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Forecasting with Trees Using Darts

Darts provides wrappers for tree-based models. In this section, we benchmark random forest and gradient-boosting decison tree (GBDT) on the famous air passenger dataset. Through the benchmarks, we will see the key advantage and disadvantage of tree-based models in forecasting.

Just Run It

The notebooks created to produce the results in this section can be found here for random forest and here for gbdt .

The Simple Random Forest

We will build different models to demonstrate the strength and weakness of random forest models. The focus will be in-sample and out-of-sample predictions. We know that trees are not quite good at extrapolating into realms where the out-of-sample distribution is different from the training data, due to the constant values assigned on each leaf. Time series forecasting in real world are often non-stationary and heteroscedastic, which implies that the distribution during test phase may be different from the distribution of the training data.


We choose the famous air passenger data. The dataset shows the number of air passengers in each month.

AP Data

Baseline Model: "Simply Wrap the Model on the Data"

A naive idea is to simply wrap a tree-based model on the data. Here is choose RandomForest from scikit-learn.

Simple RF

The predictions are quite off. However, if we look into the in-sample predictions, i.e., time range that the model has already seen during training, we would not have observed such bad predictions.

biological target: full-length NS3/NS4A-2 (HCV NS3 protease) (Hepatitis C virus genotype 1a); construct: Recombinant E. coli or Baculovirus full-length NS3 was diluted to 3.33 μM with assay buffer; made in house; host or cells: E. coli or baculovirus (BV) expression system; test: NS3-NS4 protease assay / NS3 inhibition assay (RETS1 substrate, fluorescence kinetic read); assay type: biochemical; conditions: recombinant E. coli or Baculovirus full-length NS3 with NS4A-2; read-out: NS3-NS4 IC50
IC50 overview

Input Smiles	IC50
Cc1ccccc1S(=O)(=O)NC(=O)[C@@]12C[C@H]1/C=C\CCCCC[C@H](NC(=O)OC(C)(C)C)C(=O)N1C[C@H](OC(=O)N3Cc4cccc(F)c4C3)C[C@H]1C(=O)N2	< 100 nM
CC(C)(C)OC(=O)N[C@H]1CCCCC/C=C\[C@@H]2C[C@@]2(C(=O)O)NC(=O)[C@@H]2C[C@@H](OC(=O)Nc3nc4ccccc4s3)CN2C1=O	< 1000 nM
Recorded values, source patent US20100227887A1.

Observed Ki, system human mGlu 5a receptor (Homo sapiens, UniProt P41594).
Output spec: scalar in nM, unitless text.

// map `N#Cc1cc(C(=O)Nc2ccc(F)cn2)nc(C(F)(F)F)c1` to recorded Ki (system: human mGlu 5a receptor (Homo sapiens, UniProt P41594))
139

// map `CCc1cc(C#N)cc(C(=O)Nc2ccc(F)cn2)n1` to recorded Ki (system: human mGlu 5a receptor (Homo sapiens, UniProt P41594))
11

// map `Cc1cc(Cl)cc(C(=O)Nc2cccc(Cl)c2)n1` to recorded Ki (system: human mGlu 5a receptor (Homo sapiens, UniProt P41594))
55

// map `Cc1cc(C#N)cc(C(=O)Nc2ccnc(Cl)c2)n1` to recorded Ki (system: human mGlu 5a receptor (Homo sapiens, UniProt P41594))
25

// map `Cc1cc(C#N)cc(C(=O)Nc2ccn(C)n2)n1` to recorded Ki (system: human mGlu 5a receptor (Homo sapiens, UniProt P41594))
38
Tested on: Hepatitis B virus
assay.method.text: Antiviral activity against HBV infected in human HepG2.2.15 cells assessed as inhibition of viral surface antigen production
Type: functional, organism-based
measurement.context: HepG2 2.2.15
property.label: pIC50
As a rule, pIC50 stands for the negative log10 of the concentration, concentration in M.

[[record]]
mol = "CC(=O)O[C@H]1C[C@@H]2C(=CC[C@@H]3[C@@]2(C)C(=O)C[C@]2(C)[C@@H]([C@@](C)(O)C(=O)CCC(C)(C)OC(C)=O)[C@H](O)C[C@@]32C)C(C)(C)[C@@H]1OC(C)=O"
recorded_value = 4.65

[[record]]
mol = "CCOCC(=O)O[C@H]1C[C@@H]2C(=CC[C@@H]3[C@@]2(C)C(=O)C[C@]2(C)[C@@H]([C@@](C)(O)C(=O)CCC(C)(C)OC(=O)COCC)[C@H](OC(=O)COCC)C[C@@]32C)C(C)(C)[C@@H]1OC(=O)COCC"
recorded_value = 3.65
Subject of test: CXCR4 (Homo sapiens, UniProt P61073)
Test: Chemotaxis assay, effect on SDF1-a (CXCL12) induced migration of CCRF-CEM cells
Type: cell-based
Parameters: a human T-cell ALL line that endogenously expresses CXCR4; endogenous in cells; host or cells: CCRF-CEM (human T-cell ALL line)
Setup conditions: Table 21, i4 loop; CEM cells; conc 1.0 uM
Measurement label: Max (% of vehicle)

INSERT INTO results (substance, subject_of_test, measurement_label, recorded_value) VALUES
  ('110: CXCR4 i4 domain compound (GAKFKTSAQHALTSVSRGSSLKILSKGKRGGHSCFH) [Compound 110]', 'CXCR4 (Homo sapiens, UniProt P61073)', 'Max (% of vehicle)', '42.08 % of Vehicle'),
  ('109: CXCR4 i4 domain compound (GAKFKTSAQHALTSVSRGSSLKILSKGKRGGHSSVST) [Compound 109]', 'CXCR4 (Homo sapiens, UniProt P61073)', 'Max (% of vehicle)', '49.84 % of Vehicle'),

In sample Simple RF

This indicates that there are some new patterns in the data to be forecasted. That is the distribution of the data is different, i.e., the level of the values is higher than before, and the variance is also higher. This is a typical case where trees are not good. However, trees can handle such cases if we preprocess the data to bring the data to the same level and also reduce the changes in variance.

Detrend but also a Clairvoyant Model

To confirm that this is due to the mismatch of the in-sample distribution and the out-of-sample distribution, we plot out the histograms of the training series and the test series.


This hints that we should at least detrend the data. In this example, we use a simple moving average while assuming multiplicative components to detrend the data. The detrended data is shown below. Without even training the model, we immediately see that forecasting for such simple patterns is easier than the patterns in the raw data.


To illustrate that detrending helps, we will cheat a bit to detrend the whole series to confirm that the forecasts are better.

Detrended RF

Distribution of Detrended Data


A Formal Model to Use Detrending and without Information Leak

The above method leads to a great result, however, with information leakage during the detrending. Nevertheless, this indicates the performance of trees on out-of-sample predictions if we only predict on the cycle part of the series. In a real-world case, however, we have to predict the trend accurately for this to work. To better reconstruct the trend, we use Box-Cox transformations to stablize the variance first. The following plot shows the transformed data.